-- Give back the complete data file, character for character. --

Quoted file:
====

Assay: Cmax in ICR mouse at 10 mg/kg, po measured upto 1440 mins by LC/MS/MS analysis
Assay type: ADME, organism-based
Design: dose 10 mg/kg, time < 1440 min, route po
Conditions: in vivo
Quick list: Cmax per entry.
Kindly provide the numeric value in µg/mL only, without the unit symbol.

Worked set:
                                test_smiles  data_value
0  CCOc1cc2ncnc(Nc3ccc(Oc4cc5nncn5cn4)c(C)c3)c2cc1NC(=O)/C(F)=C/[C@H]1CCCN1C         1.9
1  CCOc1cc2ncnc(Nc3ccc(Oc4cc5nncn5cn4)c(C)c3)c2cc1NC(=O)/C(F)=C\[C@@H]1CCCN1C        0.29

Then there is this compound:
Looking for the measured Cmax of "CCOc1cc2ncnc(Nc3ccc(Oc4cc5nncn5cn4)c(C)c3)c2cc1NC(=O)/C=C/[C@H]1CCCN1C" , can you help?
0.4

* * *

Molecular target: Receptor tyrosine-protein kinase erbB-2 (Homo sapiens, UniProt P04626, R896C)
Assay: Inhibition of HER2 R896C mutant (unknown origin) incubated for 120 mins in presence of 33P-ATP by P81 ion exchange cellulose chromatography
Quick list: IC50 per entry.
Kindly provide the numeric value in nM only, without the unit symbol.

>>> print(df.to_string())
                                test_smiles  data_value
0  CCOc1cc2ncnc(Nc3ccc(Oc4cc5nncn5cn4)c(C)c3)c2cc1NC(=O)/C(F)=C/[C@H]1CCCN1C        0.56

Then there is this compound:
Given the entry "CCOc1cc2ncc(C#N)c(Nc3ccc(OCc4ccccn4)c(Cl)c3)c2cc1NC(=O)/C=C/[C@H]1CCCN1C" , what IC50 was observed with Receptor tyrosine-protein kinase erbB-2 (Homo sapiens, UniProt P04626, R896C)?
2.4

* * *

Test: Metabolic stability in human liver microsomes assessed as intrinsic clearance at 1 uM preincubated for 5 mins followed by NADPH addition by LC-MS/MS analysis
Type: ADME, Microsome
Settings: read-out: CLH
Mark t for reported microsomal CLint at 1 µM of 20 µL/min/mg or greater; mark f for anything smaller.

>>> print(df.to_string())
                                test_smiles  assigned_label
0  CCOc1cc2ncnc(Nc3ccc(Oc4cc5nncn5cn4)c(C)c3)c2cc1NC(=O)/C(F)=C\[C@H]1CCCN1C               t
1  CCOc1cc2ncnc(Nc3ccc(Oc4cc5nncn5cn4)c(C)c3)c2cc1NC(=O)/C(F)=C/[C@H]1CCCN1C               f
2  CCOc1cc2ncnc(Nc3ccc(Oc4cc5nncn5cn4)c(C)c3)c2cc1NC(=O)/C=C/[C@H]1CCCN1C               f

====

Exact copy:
Assay: Cmax in ICR mouse at 10 mg/kg, po measured upto 1440 mins by LC/MS/MS analysis
Assay type: ADME, organism-based
Design: dose 10 mg/kg, time < 1440 min, route po
Conditions: in vivo
Quick list: Cmax per entry.
Kindly provide the numeric value in µg/mL only, without the unit symbol.

Worked set:
                                test_smiles  data_value
0  CCOc1cc2ncnc(Nc3ccc(Oc4cc5nncn5cn4)c(C)c3)c2cc1NC(=O)/C(F)=C/[C@H]1CCCN1C         1.9
1  CCOc1cc2ncnc(Nc3ccc(Oc4cc5nncn5cn4)c(C)c3)c2cc1NC(=O)/C(F)=C\[C@@H]1CCCN1C        0.29

Then there is this compound:
Looking for the measured Cmax of "CCOc1cc2ncnc(Nc3ccc(Oc4cc5nncn5cn4)c(C)c3)c2cc1NC(=O)/C=C/[C@H]1CCCN1C" , can you help?
0.4

* * *

Molecular target: Receptor tyrosine-protein kinase erbB-2 (Homo sapiens, UniProt P04626, R896C)
Assay: Inhibition of HER2 R896C mutant (unknown origin) incubated for 120 mins in presence of 33P-ATP by P81 ion exchange cellulose chromatography
Quick list: IC50 per entry.
Kindly provide the numeric value in nM only, without the unit symbol.

>>> print(df.to_string())
                                test_smiles  data_value
0  CCOc1cc2ncnc(Nc3ccc(Oc4cc5nncn5cn4)c(C)c3)c2cc1NC(=O)/C(F)=C/[C@H]1CCCN1C        0.56

Then there is this compound:
Given the entry "CCOc1cc2ncc(C#N)c(Nc3ccc(OCc4ccccn4)c(Cl)c3)c2cc1NC(=O)/C=C/[C@H]1CCCN1C" , what IC50 was observed with Receptor tyrosine-protein kinase erbB-2 (Homo sapiens, UniProt P04626, R896C)?
2.4

* * *

Test: Metabolic stability in human liver microsomes assessed as intrinsic clearance at 1 uM preincubated for 5 mins followed by NADPH addition by LC-MS/MS analysis
Type: ADME, Microsome
Settings: read-out: CLH
Mark t for reported microsomal CLint at 1 µM of 20 µL/min/mg or greater; mark f for anything smaller.

>>> print(df.to_string())
                                test_smiles  assigned_label
0  CCOc1cc2ncnc(Nc3ccc(Oc4cc5nncn5cn4)c(C)c3)c2cc1NC(=O)/C(F)=C\[C@H]1CCCN1C               t
1  CCOc1cc2ncnc(Nc3ccc(Oc4cc5nncn5cn4)c(C)c3)c2cc1NC(=O)/C(F)=C/[C@H]1CCCN1C               f
2  CCOc1cc2ncnc(Nc3ccc(Oc4cc5nncn5cn4)c(C)c3)c2cc1NC(=O)/C=C/[C@H]1CCCN1C               f